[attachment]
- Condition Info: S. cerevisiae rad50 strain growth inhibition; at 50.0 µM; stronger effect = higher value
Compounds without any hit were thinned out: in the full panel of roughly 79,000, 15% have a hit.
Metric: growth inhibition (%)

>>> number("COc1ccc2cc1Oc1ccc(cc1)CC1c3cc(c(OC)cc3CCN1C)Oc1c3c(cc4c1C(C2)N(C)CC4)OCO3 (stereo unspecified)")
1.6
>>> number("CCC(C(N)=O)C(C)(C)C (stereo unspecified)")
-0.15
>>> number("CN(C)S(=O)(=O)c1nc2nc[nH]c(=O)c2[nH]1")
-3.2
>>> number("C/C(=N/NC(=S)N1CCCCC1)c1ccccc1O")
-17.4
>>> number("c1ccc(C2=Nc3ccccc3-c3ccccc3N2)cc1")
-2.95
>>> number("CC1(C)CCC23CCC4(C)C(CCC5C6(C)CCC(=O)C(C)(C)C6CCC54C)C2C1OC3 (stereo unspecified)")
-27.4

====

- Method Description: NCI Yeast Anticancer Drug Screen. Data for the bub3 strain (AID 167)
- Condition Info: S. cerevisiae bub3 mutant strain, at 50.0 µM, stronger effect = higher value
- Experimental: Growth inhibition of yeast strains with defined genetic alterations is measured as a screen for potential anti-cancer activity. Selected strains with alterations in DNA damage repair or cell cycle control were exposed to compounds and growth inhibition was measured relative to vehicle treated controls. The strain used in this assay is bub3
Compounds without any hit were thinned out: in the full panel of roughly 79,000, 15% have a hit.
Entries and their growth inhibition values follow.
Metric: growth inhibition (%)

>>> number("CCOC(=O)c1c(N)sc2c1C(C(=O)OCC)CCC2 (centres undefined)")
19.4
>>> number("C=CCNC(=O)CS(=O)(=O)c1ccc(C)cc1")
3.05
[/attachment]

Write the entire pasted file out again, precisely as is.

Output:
- Condition Info: S. cerevisiae rad50 strain growth inhibition; at 50.0 µM; stronger effect = higher value
Compounds without any hit were thinned out: in the full panel of roughly 79,000, 15% have a hit.
Metric: growth inhibition (%)

>>> number("COc1ccc2cc1Oc1ccc(cc1)CC1c3cc(c(OC)cc3CCN1C)Oc1c3c(cc4c1C(C2)N(C)CC4)OCO3 (stereo unspecified)")
1.6
>>> number("CCC(C(N)=O)C(C)(C)C (stereo unspecified)")
-0.15
>>> number("CN(C)S(=O)(=O)c1nc2nc[nH]c(=O)c2[nH]1")
-3.2
>>> number("C/C(=N/NC(=S)N1CCCCC1)c1ccccc1O")
-17.4
>>> number("c1ccc(C2=Nc3ccccc3-c3ccccc3N2)cc1")
-2.95
>>> number("CC1(C)CCC23CCC4(C)C(CCC5C6(C)CCC(=O)C(C)(C)C6CCC54C)C2C1OC3 (stereo unspecified)")
-27.4

====

- Method Description: NCI Yeast Anticancer Drug Screen. Data for the bub3 strain (AID 167)
- Condition Info: S. cerevisiae bub3 mutant strain, at 50.0 µM, stronger effect = higher value
- Experimental: Growth inhibition of yeast strains with defined genetic alterations is measured as a screen for potential anti-cancer activity. Selected strains with alterations in DNA damage repair or cell cycle control were exposed to compounds and growth inhibition was measured relative to vehicle treated controls. The strain used in this assay is bub3
Compounds without any hit were thinned out: in the full panel of roughly 79,000, 15% have a hit.
Entries and their growth inhibition values follow.
Metric: growth inhibition (%)

>>> number("CCOC(=O)c1c(N)sc2c1C(C(=O)OCC)CCC2 (centres undefined)")
19.4
>>> number("C=CCNC(=O)CS(=O)(=O)c1ccc(C)cc1")
3.05